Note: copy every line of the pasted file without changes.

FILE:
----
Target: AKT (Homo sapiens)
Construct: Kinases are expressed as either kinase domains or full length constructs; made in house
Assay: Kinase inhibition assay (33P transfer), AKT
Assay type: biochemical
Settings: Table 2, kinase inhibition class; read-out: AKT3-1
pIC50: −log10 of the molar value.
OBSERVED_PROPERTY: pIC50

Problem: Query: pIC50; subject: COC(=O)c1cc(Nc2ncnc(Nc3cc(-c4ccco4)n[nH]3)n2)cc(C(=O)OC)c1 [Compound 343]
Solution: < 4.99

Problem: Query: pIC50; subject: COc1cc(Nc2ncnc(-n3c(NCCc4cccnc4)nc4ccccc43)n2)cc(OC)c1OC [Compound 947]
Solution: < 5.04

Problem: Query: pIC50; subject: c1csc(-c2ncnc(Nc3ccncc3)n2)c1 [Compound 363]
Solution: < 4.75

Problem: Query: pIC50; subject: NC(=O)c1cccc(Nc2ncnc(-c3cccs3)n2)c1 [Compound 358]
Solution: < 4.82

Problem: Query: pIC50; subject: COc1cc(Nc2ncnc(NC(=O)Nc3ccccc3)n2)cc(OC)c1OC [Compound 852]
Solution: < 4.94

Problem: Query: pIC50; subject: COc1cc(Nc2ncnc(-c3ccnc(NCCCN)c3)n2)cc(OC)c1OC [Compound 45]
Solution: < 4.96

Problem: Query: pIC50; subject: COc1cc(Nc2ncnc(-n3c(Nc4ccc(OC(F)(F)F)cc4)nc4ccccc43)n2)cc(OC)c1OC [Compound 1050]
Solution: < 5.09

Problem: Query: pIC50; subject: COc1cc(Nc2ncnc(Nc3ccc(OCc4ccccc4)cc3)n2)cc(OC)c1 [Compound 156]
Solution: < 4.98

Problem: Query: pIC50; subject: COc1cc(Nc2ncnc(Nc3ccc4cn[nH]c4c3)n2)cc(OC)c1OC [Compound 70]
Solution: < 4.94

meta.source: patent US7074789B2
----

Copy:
Target: AKT (Homo sapiens)
Construct: Kinases are expressed as either kinase domains or full length constructs; made in house
Assay: Kinase inhibition assay (33P transfer), AKT
Assay type: biochemical
Settings: Table 2, kinase inhibition class; read-out: AKT3-1
pIC50: −log10 of the molar value.
OBSERVED_PROPERTY: pIC50

Problem: Query: pIC50; subject: COC(=O)c1cc(Nc2ncnc(Nc3cc(-c4ccco4)n[nH]3)n2)cc(C(=O)OC)c1 [Compound 343]
Solution: < 4.99

Problem: Query: pIC50; subject: COc1cc(Nc2ncnc(-n3c(NCCc4cccnc4)nc4ccccc43)n2)cc(OC)c1OC [Compound 947]
Solution: < 5.04

Problem: Query: pIC50; subject: c1csc(-c2ncnc(Nc3ccncc3)n2)c1 [Compound 363]
Solution: < 4.75

Problem: Query: pIC50; subject: NC(=O)c1cccc(Nc2ncnc(-c3cccs3)n2)c1 [Compound 358]
Solution: < 4.82

Problem: Query: pIC50; subject: COc1cc(Nc2ncnc(NC(=O)Nc3ccccc3)n2)cc(OC)c1OC [Compound 852]
Solution: < 4.94

Problem: Query: pIC50; subject: COc1cc(Nc2ncnc(-c3ccnc(NCCCN)c3)n2)cc(OC)c1OC [Compound 45]
Solution: < 4.96

Problem: Query: pIC50; subject: COc1cc(Nc2ncnc(-n3c(Nc4ccc(OC(F)(F)F)cc4)nc4ccccc43)n2)cc(OC)c1OC [Compound 1050]
Solution: < 5.09

Problem: Query: pIC50; subject: COc1cc(Nc2ncnc(Nc3ccc(OCc4ccccc4)cc3)n2)cc(OC)c1 [Compound 156]
Solution: < 4.98

Problem: Query: pIC50; subject: COc1cc(Nc2ncnc(Nc3ccc4cn[nH]c4c3)n2)cc(OC)c1OC [Compound 70]
Solution: < 4.94

meta.source: patent US7074789B2